Over the course of the past several months the state’s Price Variation Commission has examined the many factors that contribute to differences in hospital prices. The group agrees that there are many factors that warrant variation in hospital pricing. For example, hospitals that care for sicker patients deserve higher levels of reimbursement.

Two issues that come up as part of the debate are market power and brand. While the two are related, they are not the same. Market power is usually considered a measure of strength at the negotiating table, typically driven by size. As we have detailed in this space before, Partners maintains about 22% of the eastern Massachusetts marketplace based on many metrics; covered lives, primary care providers or hospital beds. Our community network has actually diminished by more than 20% in recent years, in part because of regulatory restrictions. While we remain the largest provider organization in the state, it is clearly not a market dominant position and every one of our major hospitals has a competitor available as a market substitute within a few miles. Based solely on the criterion of market share the primary health insurers that we negotiate with have a similar or greater market share. Contending that Partners has unwarranted market power based on size is not factually accurate.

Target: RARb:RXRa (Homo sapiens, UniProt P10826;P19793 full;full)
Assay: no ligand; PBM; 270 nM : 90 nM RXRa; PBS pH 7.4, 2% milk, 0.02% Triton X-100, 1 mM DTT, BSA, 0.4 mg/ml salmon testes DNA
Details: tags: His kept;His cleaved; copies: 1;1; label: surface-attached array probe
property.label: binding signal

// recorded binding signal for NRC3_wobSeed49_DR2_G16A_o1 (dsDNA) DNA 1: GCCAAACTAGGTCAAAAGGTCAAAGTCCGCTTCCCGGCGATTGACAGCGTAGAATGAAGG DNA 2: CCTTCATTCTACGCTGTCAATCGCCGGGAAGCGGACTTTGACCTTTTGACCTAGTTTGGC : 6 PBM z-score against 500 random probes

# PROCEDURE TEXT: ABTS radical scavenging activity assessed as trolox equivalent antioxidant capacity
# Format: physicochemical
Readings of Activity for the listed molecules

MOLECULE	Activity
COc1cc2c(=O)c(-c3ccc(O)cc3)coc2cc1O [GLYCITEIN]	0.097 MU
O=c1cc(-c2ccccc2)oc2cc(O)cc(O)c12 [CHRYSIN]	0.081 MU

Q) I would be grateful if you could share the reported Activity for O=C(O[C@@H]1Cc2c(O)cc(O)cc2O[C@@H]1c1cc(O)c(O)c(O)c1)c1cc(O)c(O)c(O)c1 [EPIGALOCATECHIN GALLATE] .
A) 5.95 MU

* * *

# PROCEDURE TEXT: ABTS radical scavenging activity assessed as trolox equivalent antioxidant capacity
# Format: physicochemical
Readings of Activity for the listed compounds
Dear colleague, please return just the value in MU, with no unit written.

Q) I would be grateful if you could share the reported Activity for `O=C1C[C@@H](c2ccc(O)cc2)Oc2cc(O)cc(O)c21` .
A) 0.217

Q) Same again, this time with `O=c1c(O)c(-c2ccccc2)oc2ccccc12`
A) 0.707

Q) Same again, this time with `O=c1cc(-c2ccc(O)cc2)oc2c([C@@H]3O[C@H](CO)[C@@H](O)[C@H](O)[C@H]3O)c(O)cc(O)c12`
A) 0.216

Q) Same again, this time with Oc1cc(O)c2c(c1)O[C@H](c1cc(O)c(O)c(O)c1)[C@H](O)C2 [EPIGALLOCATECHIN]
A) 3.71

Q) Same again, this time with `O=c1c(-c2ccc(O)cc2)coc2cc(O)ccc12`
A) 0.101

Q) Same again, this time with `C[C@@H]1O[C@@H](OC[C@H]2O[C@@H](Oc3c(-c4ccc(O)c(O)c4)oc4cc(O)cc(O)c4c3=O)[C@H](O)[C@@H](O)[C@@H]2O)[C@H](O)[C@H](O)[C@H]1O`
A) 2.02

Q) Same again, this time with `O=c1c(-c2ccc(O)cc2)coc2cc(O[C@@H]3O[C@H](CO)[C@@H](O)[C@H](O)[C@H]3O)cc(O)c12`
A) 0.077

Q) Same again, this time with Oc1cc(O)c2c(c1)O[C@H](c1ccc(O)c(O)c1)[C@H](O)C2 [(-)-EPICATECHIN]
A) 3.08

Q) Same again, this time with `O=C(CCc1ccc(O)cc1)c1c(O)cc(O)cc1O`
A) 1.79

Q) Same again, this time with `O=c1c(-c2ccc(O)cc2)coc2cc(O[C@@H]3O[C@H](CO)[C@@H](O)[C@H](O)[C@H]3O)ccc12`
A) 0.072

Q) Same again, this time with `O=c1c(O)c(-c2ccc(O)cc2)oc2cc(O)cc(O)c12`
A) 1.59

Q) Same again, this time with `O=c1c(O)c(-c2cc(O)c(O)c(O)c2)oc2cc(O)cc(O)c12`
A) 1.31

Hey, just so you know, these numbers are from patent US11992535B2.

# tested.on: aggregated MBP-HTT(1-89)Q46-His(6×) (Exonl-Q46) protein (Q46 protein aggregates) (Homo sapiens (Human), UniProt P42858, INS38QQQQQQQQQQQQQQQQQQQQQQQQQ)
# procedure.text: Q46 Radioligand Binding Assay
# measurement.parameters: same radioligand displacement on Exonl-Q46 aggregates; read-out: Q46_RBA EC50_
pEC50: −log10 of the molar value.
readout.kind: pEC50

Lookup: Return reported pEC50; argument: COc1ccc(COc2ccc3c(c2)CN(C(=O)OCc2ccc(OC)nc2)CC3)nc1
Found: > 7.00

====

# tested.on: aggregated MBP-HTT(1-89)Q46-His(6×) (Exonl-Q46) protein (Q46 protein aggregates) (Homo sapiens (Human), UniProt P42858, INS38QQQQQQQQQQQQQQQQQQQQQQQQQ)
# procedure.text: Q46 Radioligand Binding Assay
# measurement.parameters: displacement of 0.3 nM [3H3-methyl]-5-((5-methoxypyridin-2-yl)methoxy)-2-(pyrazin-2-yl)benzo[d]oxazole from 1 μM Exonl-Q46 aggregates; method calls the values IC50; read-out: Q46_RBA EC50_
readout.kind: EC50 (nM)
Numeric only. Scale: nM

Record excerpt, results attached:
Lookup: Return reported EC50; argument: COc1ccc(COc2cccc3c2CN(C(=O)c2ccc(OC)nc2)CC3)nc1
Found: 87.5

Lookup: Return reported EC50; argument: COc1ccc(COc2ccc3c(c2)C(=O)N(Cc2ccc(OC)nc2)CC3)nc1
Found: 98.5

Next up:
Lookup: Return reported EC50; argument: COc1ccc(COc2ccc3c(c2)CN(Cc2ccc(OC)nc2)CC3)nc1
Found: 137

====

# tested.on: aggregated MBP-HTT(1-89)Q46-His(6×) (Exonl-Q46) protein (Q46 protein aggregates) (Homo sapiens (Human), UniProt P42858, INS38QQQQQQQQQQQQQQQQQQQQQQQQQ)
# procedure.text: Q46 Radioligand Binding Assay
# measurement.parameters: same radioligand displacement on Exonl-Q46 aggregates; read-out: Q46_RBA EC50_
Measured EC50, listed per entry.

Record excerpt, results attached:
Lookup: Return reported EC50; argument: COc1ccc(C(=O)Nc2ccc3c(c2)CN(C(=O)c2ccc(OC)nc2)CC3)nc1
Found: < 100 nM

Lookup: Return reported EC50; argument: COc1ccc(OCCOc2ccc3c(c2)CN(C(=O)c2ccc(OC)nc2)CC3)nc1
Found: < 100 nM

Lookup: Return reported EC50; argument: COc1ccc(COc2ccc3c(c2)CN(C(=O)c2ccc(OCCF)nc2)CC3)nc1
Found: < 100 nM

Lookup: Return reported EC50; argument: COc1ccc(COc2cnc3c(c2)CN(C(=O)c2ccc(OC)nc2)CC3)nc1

Brand is another issue. Brand is essentially the reputation that a hospital or doctor’s group has earned caring for patients and families over many years (sometimes generations). Simply put, brand is the cumulative result of the patient experience. Brand is earned over time by delivering high quality care in a manner that builds trust and respect with the patient, their family and the entire community that is served by a hospital.

The federal government requires all hospitals to track and report patient experience through a standardized survey of hospital patients, called HCAHPS (Hospital Consumer Assessment of Healthcare Providers and Systems). The measure most relevant to brand is called “Willingness to Recommend.”

When asked the important question, “Would you recommend this hospital to friends and family?” MGH was ranked in the 97th percentile and BWH in the 90th nationally – unusually high numbers particularly given that academic medical centers typically score lower than community hospitals because of their size and complexity. Patients do not come to Partners institutions just because we have a strong brand. In reality we have a strong brand because of patient preference. A hospital’s brand is earned over time. Brand is the result of the patient experience.

Topics: Affordability, Patient Experience, Economic Impact

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